Could this be an explosive decision for the UK?
An area in Nottinghamshire is set to be the latest place where a UK fracking organisation is ready to drill but the site could hold a historical secret. The secret being that many unexploded bombs from the World War II era may still be buried under the site.
The gas exploration organisation known as Dart Energy are planning to drill on the site that had once been an explosives factory during the Second World War although the firm are also extremely confident when saying the project that they are taking on is “absolutely safe”.
Conversely protestors are standing their ground and have been distributing a strong opposition to show that they are against the method that the company are initially planning to use. They have been highlighting their fears that undetonated explosives may still be in the expanse. Many people who are against the whole idea have stated that there are many obvious risks of bombs being present. According to an article from International Business Times, it is also anticipated that the company have not yet taken any safety tests.
The proposed site for the drilling is the ROF Ranskill, a former Royal Ordnance Factory which is situated in Nottinghamshire, UK. There has only been three main explosive factories setup up that manufactured cordite, an explosive power that is smokeless and was used during the time World War II had been taking place. Soon after the site had been broken up and had become derelict and abandoned in 1975.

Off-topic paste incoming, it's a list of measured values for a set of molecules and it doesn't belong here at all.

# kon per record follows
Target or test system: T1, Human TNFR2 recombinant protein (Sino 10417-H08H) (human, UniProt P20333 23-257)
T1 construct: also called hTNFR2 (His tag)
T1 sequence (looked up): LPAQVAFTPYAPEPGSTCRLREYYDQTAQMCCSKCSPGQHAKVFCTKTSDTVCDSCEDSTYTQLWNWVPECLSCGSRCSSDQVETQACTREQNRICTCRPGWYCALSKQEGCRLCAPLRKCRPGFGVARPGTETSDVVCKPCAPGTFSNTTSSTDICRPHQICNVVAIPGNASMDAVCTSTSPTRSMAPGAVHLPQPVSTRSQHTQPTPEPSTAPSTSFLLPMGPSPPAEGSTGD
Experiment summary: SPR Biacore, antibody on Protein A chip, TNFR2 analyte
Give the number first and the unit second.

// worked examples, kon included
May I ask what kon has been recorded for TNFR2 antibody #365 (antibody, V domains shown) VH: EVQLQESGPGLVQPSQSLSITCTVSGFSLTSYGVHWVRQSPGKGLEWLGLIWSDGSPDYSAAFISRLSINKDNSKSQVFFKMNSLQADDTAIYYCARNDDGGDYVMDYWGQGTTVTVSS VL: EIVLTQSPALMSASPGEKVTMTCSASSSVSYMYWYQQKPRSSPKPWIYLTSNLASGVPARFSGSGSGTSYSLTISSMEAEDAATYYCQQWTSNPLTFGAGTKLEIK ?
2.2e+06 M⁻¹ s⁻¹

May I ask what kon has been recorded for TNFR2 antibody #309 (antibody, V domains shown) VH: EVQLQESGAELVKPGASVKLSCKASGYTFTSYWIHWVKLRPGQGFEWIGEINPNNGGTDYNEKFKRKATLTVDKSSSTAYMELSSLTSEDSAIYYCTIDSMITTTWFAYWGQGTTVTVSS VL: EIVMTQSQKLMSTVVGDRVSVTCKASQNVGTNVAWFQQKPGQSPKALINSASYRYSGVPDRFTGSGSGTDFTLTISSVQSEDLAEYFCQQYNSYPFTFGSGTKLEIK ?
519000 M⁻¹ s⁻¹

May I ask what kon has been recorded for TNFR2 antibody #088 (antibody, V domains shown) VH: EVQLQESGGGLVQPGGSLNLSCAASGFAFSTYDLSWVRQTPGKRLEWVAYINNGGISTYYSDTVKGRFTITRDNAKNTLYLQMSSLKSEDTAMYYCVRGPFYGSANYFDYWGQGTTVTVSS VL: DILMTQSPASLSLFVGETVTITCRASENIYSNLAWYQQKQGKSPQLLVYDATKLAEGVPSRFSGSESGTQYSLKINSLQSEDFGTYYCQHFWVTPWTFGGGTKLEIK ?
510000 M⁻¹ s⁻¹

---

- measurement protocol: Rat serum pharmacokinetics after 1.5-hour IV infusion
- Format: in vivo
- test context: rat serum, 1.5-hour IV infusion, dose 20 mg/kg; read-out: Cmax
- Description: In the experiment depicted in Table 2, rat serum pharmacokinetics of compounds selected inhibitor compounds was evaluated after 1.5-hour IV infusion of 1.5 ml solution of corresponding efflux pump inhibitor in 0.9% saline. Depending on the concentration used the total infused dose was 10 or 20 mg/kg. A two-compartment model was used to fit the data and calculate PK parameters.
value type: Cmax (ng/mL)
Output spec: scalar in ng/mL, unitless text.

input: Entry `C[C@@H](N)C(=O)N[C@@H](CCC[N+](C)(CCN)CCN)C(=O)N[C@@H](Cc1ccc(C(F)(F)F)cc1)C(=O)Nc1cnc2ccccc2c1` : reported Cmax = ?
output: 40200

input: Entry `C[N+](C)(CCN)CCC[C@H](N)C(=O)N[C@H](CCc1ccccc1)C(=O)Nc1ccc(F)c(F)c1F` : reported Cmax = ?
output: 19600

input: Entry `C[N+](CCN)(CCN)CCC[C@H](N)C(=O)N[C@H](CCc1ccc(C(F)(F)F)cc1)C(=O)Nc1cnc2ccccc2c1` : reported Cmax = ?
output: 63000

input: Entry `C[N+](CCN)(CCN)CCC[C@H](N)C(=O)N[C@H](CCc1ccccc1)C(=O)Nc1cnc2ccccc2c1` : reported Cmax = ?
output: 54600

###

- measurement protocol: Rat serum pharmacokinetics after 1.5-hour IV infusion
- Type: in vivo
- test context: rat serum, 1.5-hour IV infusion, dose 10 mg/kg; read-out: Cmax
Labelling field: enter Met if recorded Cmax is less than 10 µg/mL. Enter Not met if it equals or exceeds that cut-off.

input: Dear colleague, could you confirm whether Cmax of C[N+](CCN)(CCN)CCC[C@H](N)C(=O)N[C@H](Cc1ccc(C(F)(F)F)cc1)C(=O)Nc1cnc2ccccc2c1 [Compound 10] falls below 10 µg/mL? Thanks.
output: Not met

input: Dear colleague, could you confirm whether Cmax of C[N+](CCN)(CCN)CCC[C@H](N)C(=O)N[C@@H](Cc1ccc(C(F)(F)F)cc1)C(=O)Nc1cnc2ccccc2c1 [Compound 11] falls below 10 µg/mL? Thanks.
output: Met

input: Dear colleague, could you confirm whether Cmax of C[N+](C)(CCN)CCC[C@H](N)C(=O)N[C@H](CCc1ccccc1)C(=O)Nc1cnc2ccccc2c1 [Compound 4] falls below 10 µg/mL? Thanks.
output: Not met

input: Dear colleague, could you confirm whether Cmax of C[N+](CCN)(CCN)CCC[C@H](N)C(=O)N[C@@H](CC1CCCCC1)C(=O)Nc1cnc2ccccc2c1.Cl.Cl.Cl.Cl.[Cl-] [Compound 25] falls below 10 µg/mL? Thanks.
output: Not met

John Mann a local Labour Member of Parliament is said to have been alarmed by the announcements so he continued to display his views about the situation to the Guardian Media Outlet;
“It is beyond comprehension that you would choose a former ordnance site for your first drilling site. There needs to be a proper investigation of the risks of drilling on the munitions site and that has not been done. All the authorities are passing the buck on this”.
Dart Energy have expressed that the portion of land they intend to drill upon is only minute, around half the size of a football pitch.
What is your view on gas exploration on this potentially dangerous site?
Nicole Cran, Pali Ltd(0) Comments
- Invitation for webinar on Agricultural Risks in Property Transaction
- Pali Backed Charity Event Surpasses Target
- Remediation Work Finally Underway At Controversial Contaminated Site in Lancashire
- Free Webinar Introducing the Groundsure Avista Report!
- Update on Welsh Land Transaction Tax (LTT)
Subscribe to receive a weekly update of our blog posts